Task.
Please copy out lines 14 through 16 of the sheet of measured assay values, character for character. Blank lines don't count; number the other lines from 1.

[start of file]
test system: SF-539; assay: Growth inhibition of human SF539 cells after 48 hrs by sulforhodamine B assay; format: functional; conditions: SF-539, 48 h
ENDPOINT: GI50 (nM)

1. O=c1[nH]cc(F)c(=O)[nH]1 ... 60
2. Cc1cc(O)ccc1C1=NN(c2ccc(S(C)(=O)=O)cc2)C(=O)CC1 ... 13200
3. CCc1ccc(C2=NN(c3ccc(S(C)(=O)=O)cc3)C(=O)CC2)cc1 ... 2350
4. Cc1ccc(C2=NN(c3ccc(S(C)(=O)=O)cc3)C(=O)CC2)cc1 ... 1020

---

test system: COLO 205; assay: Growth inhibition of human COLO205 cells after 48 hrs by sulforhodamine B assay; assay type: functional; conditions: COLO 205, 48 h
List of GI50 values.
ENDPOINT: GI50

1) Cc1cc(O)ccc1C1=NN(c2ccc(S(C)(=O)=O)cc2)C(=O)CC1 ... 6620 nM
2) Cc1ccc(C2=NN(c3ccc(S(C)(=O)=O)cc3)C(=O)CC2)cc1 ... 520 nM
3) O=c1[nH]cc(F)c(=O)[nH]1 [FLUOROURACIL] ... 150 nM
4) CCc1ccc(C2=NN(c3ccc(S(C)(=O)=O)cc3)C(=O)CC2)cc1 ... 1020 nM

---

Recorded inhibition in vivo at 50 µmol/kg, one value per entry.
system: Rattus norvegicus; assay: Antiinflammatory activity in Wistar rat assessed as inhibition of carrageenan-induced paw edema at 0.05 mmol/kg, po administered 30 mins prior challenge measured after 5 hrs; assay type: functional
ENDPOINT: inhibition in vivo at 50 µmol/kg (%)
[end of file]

4) CCc1ccc(C2=NN(c3ccc(S(C)(=O)=O)cc3)C(=O)CC2)cc1 ... 1020 nM

---

Recorded inhibition in vivo at 50 µmol/kg, one value per entry.